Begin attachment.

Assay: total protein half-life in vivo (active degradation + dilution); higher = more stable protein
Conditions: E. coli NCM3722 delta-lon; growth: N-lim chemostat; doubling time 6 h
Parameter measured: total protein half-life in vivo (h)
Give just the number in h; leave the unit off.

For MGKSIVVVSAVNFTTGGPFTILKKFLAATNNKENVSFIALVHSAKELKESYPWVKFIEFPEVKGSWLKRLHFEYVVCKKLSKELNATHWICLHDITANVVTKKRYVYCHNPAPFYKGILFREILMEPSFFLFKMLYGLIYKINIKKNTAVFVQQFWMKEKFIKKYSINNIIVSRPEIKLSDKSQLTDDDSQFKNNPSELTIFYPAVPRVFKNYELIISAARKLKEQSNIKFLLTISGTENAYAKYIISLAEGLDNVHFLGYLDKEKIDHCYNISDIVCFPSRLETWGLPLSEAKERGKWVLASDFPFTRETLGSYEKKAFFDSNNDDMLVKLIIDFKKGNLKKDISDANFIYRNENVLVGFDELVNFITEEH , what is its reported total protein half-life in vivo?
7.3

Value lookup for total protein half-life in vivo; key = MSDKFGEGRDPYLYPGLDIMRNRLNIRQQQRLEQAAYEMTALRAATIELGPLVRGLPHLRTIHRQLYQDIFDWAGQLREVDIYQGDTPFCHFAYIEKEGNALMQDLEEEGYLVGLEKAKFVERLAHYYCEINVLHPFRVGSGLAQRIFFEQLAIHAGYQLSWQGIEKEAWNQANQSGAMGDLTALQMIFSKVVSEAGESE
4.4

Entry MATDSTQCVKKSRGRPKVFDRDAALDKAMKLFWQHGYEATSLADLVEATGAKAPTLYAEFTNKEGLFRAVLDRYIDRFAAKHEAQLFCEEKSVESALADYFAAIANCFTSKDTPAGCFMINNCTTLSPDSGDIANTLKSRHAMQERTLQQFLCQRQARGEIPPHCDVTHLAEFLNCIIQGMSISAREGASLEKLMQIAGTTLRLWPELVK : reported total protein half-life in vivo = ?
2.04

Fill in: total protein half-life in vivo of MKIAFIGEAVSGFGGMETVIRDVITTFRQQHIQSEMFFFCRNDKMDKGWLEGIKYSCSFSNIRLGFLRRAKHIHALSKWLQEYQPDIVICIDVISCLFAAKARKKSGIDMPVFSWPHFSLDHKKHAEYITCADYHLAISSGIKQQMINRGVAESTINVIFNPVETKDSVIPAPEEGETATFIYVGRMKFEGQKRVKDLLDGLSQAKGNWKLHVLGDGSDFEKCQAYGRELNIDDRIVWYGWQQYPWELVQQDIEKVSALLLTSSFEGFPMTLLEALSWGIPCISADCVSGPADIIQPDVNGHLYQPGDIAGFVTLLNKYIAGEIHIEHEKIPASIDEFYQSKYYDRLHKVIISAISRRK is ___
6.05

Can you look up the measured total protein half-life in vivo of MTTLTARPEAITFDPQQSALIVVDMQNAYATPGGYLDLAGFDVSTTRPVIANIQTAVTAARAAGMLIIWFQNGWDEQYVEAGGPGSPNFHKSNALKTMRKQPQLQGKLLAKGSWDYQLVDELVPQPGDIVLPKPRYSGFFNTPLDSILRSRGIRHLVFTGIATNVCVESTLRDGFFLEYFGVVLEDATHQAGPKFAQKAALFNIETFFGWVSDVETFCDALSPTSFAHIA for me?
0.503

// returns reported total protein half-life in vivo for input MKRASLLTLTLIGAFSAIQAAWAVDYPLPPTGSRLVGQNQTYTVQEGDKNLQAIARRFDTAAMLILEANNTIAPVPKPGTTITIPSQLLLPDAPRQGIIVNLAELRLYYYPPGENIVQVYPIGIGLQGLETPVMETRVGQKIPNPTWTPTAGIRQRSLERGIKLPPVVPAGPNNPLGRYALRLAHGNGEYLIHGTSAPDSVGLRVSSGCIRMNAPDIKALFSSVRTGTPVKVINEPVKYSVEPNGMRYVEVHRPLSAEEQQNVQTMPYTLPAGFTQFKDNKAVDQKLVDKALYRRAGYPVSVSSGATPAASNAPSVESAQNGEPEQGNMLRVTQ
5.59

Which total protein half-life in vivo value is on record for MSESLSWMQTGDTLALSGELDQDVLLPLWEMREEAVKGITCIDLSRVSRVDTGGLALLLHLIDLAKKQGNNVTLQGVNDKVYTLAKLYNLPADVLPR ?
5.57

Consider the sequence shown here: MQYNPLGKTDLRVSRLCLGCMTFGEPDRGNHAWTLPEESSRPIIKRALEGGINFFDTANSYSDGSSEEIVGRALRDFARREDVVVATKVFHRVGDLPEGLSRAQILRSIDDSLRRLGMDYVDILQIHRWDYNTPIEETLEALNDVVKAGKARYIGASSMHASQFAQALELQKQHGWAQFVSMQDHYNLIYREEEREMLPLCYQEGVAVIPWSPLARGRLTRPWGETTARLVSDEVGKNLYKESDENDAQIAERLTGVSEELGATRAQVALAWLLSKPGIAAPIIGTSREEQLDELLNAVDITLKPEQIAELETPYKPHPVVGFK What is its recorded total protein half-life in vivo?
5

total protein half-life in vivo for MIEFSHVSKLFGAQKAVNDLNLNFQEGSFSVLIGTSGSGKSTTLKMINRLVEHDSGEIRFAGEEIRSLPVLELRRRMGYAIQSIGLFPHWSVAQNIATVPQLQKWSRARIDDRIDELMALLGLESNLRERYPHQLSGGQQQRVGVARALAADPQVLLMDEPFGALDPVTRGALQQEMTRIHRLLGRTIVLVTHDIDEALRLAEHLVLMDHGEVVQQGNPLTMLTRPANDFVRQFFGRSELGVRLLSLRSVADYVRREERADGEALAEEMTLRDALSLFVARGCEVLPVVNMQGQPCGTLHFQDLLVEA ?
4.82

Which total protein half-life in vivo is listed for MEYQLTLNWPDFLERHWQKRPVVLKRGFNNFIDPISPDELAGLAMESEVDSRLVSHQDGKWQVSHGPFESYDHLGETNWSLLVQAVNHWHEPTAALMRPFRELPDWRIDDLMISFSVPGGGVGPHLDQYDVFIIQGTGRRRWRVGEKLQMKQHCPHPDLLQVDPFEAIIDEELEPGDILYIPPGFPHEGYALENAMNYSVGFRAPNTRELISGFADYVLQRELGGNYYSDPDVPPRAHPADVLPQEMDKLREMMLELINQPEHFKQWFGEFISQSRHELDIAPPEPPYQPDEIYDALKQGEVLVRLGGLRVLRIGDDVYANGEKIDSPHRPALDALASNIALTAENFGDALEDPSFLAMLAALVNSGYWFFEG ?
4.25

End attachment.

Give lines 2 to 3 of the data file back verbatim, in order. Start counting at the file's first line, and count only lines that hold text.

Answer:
Conditions: E. coli NCM3722 delta-lon; growth: N-lim chemostat; doubling time 6 h
Parameter measured: total protein half-life in vivo (h)